Shopping with the Kids
December 10, 2013

“What were the lights made out of?” “What does this barrel hold?” “Are those pretzels real?”

Kids can be some of the most observant visitors we have at the Tenement Museum, and beginning this winter, they can now see the Museum from a whole new perspective.

The Museum serves over 40,000 kids a year with our education programs for schoolchildren at local public schools and special tours for English language learners.  We’re grateful to visitors and donors for helping us continue to tell stories of American immigration that mean so much to our city and our country. If you have enjoyed our educational programs or any other program at the Tenement Museum, please consider making a contribution to support the Museum’s work.  Click here to make a donation or here to become a Friend to Museum.

Students from Central Queens Academy stand outside our historic tenement at 97 Orchard Street.

Students are now experiencing our newest exhibit: Shop Life. The program debuted with a visit of sixty 5thGrade students from Central Queens Academy. They came to uncover the relationship between stores and immigrant community life. During their visit, they learned about Schneider’s 1870’s German saloon, the Lustgarten’s turn-of-the-century kosher butcher shop, and the 1970’s Sidney’s Undergarments, just three of the 30+ stores housed in 97 Orchard Street over last 150 years.

Raised hands means engaged students!

Students explored independently, collecting clues about the stores through our immersive space and Potion Design technology. Like historians, they investigated artifacts, photographs, drawings, and oral histories. They took notes, wrote about objects, and even took on the role of customers using role-play to help understand the perspectives of customers in the past.  They then shared with each other their findings and worked collaboratively to construct the stories of the businesses. The saloon, an ordinary 1860s establishment, became a community space where German kids might find someone to help them with their homework. The butcher shop came to light as a place where William Lustgarten, a kid nearly their age, helped his parents by making deliveries through the neighborhood. The underwear store (cue the flurry of giggles) became an oasis for Batya Helpern, the Meda’s teenage granddaughter, a place for her to get excited about her photography hobby.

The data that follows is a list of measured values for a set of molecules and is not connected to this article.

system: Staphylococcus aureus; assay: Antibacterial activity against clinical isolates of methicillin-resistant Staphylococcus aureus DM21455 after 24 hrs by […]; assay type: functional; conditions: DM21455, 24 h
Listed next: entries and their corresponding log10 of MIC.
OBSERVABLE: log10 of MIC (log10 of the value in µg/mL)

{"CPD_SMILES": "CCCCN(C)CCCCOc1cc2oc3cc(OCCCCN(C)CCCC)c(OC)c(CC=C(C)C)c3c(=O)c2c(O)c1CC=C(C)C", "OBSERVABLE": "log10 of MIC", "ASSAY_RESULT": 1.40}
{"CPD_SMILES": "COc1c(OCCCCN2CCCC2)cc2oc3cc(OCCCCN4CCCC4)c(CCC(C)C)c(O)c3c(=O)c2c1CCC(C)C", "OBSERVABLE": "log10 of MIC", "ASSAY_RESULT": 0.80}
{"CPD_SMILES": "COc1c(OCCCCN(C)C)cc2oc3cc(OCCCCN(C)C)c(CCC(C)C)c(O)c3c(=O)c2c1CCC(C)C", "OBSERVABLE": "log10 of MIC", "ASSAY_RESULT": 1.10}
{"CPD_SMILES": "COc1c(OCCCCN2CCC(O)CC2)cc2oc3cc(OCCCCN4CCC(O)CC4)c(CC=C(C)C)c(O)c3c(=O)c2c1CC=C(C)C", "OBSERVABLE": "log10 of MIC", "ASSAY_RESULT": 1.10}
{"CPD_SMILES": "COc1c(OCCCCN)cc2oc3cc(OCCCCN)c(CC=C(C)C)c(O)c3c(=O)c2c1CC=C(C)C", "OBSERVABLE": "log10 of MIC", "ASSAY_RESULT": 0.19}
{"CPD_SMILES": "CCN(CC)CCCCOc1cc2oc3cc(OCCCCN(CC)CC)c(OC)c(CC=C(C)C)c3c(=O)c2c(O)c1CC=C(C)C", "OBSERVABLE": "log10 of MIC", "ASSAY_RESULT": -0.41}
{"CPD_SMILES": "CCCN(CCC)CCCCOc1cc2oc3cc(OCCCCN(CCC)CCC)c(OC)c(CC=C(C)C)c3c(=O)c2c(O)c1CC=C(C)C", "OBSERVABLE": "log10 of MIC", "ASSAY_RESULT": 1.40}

Museum Educator Emily leads the kids of Central Queen Academy on a walking tour of the neighborhood.

By viewing these three stores through the eyes of the kids who worked and spent time there, students were able to connect the dots from the businesses at 97 Orchard Street to ones in their own neighborhoods. A student mentioned that her family used to travel from Queens to Staten Island to a particular restaurant to eat a meal from her mom’s country in Africa, just like German immigrants came to Schneider’s for a taste of home. The teacher shared that she goes to a certain Dominican bakery because of the cheap coffee and valuable comradery. Another student chimed in that his favorite restaurant, McDonald’s, seemed nothing like Schneider’s restaurant. Yet where did that Big Mac get its beginning in America? Right there on Caroline Schneider’s free lunch table. These connections and questions lead to more conversation and a deeper understanding of how stores have changed over time and have impacted their customers lives.

Emily uses an 1890's photograph to show students how department stores used to look over a century ago.

Exploring the historic stores featured in Shop Life helped students to understand the role of contemporary stores in their own neighborhoods.  Which is exactly where we hope they will continue their investigations. There, they can identify clues when they go for their next deli sandwich, find the history in their corner street vendor, and take an active role in their community shops.

– Posted by Miriam Bader, Kathryn Lloyd, and Lib Tietjen